Also known are porous burners for the combustion of gaseous fuels or fuel gases. Indeed, most porous burners are designed as gas burners. One example of such a gas porous burner is disclosed in German Patent Application DE 199 60 093 A1. This gas porous burner comprises a pot-type porous body, the interior of the pot serving as the mixing zone into which a combustible gas is introduced via a fuel gas inlet line and is mixed with combustion air, likewise introduced into the interior of the pot. The outer portion of the pot interior also serves as a reaction zone, i.e., combustion zone, the thickness of which can be controlled by the flow and pressure of the inlet gases. Stabilizing the flame materializing in the reaction zone is done in the porous body. Such a device is very sensitive to flashback, and thus, the fuel gas inlet line of the burner needs to comprise corresponding protective devices.
Porous burners for liquid fuels, on the one hand, and porous burners for fuel gases, on the other, feature completely different structures as are typically illustrated in the aforementioned patents.
The object of the present invention is to sophisticate a generic porous body so that liquid fuels and fuel gases, optionally or in combination, can be fired.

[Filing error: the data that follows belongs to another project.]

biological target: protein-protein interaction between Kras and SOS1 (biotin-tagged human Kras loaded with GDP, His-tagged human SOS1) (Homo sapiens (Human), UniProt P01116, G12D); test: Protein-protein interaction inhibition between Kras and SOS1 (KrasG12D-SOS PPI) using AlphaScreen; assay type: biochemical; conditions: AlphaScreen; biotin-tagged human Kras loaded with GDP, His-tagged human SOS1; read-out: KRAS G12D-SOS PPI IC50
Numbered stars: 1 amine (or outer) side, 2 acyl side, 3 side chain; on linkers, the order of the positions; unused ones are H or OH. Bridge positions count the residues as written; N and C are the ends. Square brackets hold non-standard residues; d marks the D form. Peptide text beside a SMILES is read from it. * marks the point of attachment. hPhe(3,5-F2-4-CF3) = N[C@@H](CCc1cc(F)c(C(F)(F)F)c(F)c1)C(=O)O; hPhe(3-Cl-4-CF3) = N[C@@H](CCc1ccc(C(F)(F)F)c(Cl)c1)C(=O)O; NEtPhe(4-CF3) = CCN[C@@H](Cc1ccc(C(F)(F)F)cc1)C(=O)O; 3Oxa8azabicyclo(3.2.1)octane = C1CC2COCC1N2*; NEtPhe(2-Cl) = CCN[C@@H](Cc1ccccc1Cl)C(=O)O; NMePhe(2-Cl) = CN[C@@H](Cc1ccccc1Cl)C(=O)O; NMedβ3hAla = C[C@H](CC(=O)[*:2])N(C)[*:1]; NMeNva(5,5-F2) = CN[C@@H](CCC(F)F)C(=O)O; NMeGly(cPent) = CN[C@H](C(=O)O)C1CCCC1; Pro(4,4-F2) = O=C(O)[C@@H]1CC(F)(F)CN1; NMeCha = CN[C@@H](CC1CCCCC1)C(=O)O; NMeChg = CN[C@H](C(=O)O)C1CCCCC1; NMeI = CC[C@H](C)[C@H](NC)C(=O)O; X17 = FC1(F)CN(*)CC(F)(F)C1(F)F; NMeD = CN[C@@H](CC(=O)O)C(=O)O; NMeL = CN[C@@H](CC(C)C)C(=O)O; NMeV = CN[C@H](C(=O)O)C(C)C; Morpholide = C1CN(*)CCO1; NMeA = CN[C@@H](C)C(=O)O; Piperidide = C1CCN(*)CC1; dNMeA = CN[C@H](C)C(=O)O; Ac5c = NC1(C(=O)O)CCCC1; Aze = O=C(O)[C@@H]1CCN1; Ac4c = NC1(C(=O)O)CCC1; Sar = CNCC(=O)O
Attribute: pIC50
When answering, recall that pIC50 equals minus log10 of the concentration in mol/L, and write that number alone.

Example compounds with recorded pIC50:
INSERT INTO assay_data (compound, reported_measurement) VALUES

This object is achieved by a burner device having a mixing zone disposed between a burner chamber containing a porous body and an evaporation zone located upstream of the combustion chamber, a fuel gas being introduced via a fuel gas inlet line into the mixing zone where it is mixed with combustion air and/or a combustion mixture.
Advantageous aspects and further embodiments are described in further detail below.
The burner device in accordance with the invention is based on generic prior art in that, between the evaporation zone and the combustion chamber, a mixing zone is disposed in which fuel gas introduced via a fuel gas inlet line is mixed with the combustion air and/or the combustion mixture. The gist, in this arrangement, is to generate in a first zone, namely, the evaporation zone, a preferably ignitable combustion mixture of the liquid fuel and the combustion air which, depending on the requirement, is enriched in an adjoining mixing zone with fuel gas. Thus, the enriched combustion mixture is then ignited, forming a defined and stabilized flame in the porous body. It is noted that the term “combustion air” in the scope of this description is to be understood in a broad context and not just an atmospheric air mixture, but any other kind of gas containing oxygen capable of forming an ignitable mixture by mixture with evaporated liquid fuel or with a fuel gas.
Preferably, the evaporation zone is filled at least partially by a porous evaporator element.